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L.A. Cleantech Incubator is getting room to grow

Work is set to begin on the 3.2-acre La Kretz Innovation Campus in L.A.'s arts district, which will give the nonprofit 10 times more space to nurture start-ups.

June 19, 2013|By Catherine Green, Los Angeles Times

One incubator company, Skyline Innovations, which installs solar-thermal systems for large residential buildings and low-income housing, has tackled more than 60 commercial-scale systems. The privately held company declined to report revenue, but a marketing representative said Skyline's 2011 sales were four times those in 2010, and 2012 numbers doubled the previous year's.

Another member of the incubator family, electric car charger provider 350Green, already had 600 stations in 20 markets when it was bought by Car Charging Group Inc. in Miami in July. Walti said the management team will have a home on the La Kretz campus to develop its next business.

Starting new companies, after all, means generating more jobs. Walti cited a study by the entrepreneurship nonprofit Kauffman Foundation, which used U.S. census numbers to show that on average, firms less than 5 years old collectively added 3 million jobs in their first year. Older firms lost about 1 million jobs annually.

Research also shows it's cheaper to create jobs through incubators than through community development. A study commissioned by the federal Economic Development Administration found jobs created by incubators cost about $180 each, compared with $3,000 for those that come from local projects. The study found 87% of incubated companies were still functional after five years, and 84% of them stayed near their incubator.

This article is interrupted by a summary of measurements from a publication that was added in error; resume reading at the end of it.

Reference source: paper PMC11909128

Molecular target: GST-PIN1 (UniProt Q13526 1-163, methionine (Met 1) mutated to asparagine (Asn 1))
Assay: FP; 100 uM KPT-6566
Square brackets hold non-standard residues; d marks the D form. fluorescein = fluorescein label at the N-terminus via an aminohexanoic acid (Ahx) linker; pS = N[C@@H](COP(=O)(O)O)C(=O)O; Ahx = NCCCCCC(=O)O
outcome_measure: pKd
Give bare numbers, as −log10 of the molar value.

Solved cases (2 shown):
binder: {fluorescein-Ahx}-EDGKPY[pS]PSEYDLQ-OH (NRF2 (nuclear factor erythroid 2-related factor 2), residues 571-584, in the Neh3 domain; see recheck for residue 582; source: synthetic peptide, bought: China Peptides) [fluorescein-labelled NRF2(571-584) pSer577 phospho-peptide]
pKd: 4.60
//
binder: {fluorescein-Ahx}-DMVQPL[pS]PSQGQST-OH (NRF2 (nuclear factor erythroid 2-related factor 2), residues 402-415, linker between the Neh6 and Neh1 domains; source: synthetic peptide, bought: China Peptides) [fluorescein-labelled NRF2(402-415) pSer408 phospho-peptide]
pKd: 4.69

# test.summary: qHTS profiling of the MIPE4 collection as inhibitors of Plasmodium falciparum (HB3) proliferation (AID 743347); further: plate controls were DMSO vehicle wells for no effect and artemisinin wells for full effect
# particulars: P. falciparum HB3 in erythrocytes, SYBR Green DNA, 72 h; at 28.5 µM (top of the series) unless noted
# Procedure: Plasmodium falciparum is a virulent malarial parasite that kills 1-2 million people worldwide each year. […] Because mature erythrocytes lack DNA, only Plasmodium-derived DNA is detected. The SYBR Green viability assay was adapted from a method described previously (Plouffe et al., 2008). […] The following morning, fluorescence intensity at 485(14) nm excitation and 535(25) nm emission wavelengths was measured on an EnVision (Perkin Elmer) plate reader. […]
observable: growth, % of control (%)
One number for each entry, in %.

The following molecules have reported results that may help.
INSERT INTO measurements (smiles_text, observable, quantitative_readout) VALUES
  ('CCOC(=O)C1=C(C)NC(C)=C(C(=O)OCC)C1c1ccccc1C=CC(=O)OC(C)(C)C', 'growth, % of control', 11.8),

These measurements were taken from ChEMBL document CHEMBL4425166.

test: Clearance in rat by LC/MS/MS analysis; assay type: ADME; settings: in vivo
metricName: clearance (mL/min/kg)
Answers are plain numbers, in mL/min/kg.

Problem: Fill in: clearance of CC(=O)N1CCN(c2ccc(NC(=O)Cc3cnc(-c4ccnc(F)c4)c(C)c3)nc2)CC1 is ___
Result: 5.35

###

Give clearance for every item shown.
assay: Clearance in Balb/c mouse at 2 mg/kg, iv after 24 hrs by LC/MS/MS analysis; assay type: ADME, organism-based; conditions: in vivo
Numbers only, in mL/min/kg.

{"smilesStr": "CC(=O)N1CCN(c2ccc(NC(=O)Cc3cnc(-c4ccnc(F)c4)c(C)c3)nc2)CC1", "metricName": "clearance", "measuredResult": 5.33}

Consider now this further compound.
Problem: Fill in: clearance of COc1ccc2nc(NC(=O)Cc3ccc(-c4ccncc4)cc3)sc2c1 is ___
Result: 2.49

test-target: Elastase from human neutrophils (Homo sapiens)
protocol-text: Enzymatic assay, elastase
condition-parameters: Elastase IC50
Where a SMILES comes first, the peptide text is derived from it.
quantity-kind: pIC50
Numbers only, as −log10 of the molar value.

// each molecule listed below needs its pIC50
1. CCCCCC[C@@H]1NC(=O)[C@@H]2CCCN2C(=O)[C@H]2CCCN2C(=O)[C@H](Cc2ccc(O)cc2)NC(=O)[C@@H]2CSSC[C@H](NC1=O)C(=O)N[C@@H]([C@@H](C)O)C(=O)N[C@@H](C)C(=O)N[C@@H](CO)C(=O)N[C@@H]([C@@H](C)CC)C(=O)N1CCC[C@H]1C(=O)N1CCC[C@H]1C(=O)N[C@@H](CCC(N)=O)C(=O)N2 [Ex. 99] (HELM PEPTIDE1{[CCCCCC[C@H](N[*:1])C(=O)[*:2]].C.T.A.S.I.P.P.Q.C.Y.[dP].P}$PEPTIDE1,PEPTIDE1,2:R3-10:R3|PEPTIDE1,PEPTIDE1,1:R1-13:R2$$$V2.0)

The Los Angeles incubator tries to focus on burgeoning companies dedicated to solving what Walti calls societal "pains." With the region's emphasis on sustainability and finding practical solutions to environmental deterioration, Walti said, L.A. provides an ideal living laboratory.

"That's what the whole corridor concept is all about," he said. "We're actually going to build companies that produce things. And while we're doing that, we're going to be making the planet better. What's wrong with that?"


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